I admit it, despite watching racing do some completely bizarre things to not help itself, I love this crazy sport.
Last year, Zenyatta was a joy to watch and I cheered for her each and every time, because she was good for racing. Rachel was similar and regardless how she looked early, where most of us were sure she was a shadow of herself, we hoped we were wrong. I find I am having the same feelings with Uncle Mo.
The Derby is my day to bet. The pools are very large and it is where on an annual basis I try and make a life changing score. Uncle Mo was causing me some trouble, because I think he's an amazing talent, and not only feared betting against him, I did not want to.
I have had several sharp handicappers, a couple who do this for a living, tell me since last year that they thought Mo has soundness issues. One who can play legally on betfair has been laying him beyond belief. Although I take everything in, I have constantly resisted that thought and looked for every opportunity to argue with them. Because I respect them as players I watched the Timely Writer no less than ten times looking for soreness and I could not find any (other than the somewhat odd way he carries his head). But maybe I just did not want to see it. Regardless, as today seemed to prove - where he raced erratically and was all done at 7f with zero ability to separate - it appears it was game, set and match for their astute opinion.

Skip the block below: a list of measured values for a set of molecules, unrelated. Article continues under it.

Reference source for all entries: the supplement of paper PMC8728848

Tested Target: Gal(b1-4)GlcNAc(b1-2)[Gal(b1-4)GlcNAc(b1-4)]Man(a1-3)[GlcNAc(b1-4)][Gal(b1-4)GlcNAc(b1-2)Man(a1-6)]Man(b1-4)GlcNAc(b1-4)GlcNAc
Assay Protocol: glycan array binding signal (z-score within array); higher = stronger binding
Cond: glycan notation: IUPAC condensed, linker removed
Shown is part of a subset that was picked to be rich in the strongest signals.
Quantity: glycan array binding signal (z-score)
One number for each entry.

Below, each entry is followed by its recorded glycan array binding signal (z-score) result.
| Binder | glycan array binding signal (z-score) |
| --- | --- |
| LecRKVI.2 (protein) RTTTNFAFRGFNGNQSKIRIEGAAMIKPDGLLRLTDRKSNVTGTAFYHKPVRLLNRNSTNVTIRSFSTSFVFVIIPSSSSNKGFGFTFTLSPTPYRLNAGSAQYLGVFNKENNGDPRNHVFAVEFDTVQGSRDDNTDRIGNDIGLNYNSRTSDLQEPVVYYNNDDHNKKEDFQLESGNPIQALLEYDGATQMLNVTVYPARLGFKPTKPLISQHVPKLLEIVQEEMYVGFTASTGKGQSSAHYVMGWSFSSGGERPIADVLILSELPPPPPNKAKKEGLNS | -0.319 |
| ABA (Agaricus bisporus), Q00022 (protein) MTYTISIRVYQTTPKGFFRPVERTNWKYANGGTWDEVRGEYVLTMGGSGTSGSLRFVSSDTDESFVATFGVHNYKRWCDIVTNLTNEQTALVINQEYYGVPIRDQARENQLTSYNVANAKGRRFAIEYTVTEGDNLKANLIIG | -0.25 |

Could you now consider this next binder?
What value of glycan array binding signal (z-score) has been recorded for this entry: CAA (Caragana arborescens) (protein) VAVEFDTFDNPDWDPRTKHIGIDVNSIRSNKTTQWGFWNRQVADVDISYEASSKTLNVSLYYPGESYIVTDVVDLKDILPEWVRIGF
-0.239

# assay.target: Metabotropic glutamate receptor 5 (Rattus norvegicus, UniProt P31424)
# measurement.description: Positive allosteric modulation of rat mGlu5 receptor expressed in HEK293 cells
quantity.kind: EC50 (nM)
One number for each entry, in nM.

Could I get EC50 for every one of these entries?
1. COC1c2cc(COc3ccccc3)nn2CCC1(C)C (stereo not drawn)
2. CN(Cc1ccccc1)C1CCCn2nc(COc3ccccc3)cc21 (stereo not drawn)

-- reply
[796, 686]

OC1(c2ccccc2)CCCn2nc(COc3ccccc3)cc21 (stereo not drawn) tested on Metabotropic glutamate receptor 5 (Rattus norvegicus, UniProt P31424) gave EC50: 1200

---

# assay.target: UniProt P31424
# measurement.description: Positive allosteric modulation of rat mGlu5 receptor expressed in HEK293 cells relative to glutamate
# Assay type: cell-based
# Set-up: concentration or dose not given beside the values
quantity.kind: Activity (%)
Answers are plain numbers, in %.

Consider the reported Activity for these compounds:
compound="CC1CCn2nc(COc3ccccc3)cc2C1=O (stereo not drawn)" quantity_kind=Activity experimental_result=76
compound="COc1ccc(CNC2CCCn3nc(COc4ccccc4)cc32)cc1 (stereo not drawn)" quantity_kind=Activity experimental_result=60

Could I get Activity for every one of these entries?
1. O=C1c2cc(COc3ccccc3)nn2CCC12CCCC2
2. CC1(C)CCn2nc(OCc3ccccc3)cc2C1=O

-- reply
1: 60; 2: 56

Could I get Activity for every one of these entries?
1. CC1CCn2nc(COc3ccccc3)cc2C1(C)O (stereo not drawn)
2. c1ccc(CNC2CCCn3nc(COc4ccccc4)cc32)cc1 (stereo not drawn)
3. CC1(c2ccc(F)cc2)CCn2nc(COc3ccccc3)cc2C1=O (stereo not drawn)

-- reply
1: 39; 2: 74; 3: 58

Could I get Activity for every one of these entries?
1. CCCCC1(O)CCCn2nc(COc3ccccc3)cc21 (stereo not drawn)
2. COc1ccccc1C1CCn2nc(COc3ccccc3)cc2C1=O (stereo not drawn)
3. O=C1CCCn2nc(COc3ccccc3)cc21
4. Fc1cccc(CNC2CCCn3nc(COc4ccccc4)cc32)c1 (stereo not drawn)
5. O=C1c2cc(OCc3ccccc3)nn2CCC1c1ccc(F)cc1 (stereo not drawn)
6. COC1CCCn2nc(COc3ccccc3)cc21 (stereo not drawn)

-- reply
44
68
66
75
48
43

What this does is open up the Derby for me as a serious horseplayer. I again can go searching for the elusive bomb in the one, two or three slots, looking for that blanket super that pays $200k or more. Hoping, wishing for that Derby score as a yearly rite of passage.
I should be happy, but I'm not. I wanted to see that colt roar, for the good of racing; the good of our sport because he is such an amazing talent with a mind-boggling cruising speed. Unfortunately because horses are tendons and flesh and blood, and not manifolds and pistons and fuel lines, it's simply the way it goes sometimes. Regardless, kudos to the cappers who saw what they saw. This game is very difficult and to have that talent and will to stick with your minds-eye convictions on a way a horse moves, it's why you are doing this for a living and I am working for one.